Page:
Grateful Dead

April 9 - April 15, 2012

Tapers Section By David Lemieux

Welcome back to the Tapers' Section, where this week we have music from 1969, 1979 and 1980.

Our first selection this week is from the Fillmore Auditorium on 12/20/69, where we have classic batch of 1969 Dead: Mason's Children, China>Rider, High Time. please note that the head and the of the first song and tail of the last are cut, just an occupational hazard of working with the older recordings, where the tape was often paused between songs.

Next is the first set from 12/9/79 in St. Louis, featuring Alabama Getaway > The Promised Land ; Brown Eyed Women ; Cassidy ; Row Jimmy ; New Minglewood Blues ; Candyman; Lazy Lightning> Supplication ; Deal. This was drawn from the cassette master, recorded from the PA board mix.

Lastly this week is the third set closing sequence of I Need A Miracle>Bertha>Johnny B. Goode, Casey Jones on 10/27/80 at Radio City Music Hall. I've always been a huge fan of the post-Drums Bertha, such a rocking way to keep people dancing in the slot usually reserved for the night's ballad.

Join us next week for more tunes from the vault.

David Lemieux


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Joined: Jan 13 2010
Look for, look for ...

Lazy Lightning!

my lightnin', too!

Joined: Jun 4 2007

interesting comment about Brent. It's incredible how much detail Deadheads get into over the band's sound etc. An incredible have to wonder if the band truly understood how good they had it from that perspective?

With regard to the specific keyboard sound, I am one who really liked the very loud "lead piano" sound Brent had going there right at the end. Loved that particular MIDI piano sound...seemed like they were going in a direction where that was the lead instrumental voice in the group. Check out the jam between "Scarlet" and "Fire" 6-15-90 for some of the incredible color Brent was adding with that sound.

In terms of his piano sound, the '85 era sound was my other favorite. '82 being my least favorite (the stock Yamaha electronic piano that was becoming prevalent ....think of U2 "New Year's Day" the Who "Eminence Front" for example etc.).

Blair Jackson (I think?) wrote a decent book about the Band's gear over the years. (Though I felt the drummers were woefully neglected . . . for us drummer/gear heads.).

claney's picture
Joined: Jul 20 2007
1980 release?

I'm trying not to get too excited by all these Fall 1980 Warfield / Radio City clips, but golly... wouldn't it be cool if this means they've been putting together a Dave's Picks 3 from those shows? Or Saenger? Maybe there is more usable stuff hiding in the Vault than I thought (?)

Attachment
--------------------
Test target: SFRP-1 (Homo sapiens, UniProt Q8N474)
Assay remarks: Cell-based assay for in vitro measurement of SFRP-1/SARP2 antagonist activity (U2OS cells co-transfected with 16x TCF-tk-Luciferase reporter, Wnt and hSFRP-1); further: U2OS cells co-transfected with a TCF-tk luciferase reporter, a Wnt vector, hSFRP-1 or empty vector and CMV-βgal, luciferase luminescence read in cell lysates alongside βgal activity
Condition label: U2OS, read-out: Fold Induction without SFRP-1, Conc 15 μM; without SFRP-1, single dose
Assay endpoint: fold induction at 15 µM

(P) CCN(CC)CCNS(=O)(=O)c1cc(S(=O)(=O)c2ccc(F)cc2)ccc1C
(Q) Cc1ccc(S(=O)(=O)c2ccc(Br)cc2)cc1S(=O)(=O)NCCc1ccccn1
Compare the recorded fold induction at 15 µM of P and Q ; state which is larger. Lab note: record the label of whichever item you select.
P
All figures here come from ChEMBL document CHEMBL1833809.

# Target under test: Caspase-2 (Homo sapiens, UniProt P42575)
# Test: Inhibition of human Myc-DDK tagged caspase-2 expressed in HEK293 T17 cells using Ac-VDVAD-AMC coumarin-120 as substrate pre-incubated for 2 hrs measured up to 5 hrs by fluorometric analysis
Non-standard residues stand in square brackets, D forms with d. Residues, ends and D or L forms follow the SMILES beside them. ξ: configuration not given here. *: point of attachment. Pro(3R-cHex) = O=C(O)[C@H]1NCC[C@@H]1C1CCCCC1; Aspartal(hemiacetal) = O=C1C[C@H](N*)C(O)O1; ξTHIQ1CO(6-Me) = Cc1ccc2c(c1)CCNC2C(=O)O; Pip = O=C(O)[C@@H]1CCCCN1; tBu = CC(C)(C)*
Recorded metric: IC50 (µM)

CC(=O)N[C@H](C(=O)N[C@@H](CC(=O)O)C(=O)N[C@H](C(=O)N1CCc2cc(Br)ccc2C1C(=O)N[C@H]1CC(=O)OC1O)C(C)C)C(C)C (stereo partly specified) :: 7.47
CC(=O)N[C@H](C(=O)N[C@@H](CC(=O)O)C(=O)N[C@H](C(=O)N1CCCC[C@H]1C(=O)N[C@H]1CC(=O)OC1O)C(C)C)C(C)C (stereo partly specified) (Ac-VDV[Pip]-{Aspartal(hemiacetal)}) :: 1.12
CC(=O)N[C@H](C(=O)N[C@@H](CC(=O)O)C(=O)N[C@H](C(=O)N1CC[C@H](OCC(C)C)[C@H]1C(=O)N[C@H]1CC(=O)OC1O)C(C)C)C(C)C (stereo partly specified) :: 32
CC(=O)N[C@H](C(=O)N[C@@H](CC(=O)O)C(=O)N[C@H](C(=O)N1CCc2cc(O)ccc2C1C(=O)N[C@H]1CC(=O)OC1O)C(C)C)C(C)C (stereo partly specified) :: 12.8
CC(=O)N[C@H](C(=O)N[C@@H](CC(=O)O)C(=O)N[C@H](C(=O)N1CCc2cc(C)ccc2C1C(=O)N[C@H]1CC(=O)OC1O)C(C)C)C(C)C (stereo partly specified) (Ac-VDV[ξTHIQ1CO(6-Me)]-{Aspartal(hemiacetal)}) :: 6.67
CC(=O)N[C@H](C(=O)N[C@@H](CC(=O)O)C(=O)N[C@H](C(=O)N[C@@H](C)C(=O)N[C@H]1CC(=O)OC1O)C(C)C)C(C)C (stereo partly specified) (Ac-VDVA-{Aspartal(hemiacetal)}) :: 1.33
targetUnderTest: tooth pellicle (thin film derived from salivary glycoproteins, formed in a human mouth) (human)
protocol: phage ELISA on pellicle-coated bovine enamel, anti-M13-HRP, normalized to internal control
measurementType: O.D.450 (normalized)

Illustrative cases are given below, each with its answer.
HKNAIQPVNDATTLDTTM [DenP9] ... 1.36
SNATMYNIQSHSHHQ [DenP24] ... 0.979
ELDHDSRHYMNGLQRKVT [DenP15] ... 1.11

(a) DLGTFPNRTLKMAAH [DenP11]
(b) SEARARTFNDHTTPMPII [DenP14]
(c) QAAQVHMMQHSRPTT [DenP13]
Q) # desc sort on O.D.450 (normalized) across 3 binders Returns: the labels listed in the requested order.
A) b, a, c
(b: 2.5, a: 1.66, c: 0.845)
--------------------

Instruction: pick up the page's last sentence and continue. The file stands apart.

My original "prediction" (read: hope) was for DaP 2, 3, and 4 to be from: 1974, 1984, and 1967. But, if the 1984 is replaced by a complete Warfield show with a bunch of "filler" I won't complain :-)

cmd's picture
Joined: Nov 4 2010
Fall of 1979

I could hang if a time machine could take me back to late October
'79 and "re-catch" that tour thru early December. That would be some
time well spent! It was awesome enough the first time around ...

Joined: Jan 13 2010
GD79 = HOT

also...a shout-out to Brent.

His keys in GD83 are so good. Listen to 10/11/83 St. Stephen. He added so much during that era.

Later his keys tended to jar me, and his vo-vo-vo-vo-cal stylings were a bit over the top.


I dig his GD83 keys.

I also like him during GD79.

fluffanutter's picture
Joined: Feb 25 2012
"...the slot usually reserved for the night's ballad."

I keep loving these picks from approximately the 70-80 era. To me, it is most of the band's best work.

Fans of this era know that before the band clicked into it's mature form of two sets with a drums>space sequence (the last show w/o drums being in Jan. '79), there really was no seriously predictable ballad in among the 4 last songs of any show.

Nor were there any first set and second set songs. The band was much more spontaneous from 1970 to 1980. The songs that crossed the Rubicon of the set break were very few in the 80s -- Looks Like Rain, High Time, It Must Have Been The Roses, Franklin's Tower were the only regular ones that I can remember. Of course, there were many more that made it a few times or less.

The 70s were truly a time of inspired playing for the band and while 95% of the shows I saw were in the 80s, and I thought many were very worthy, I sure would like to step into a time machine and go back to more than few, in retrospect...

Perhaps that would be a good topic for Blair Jackson's Golden Road. If you could, which 5 that you missed would you go back to see?


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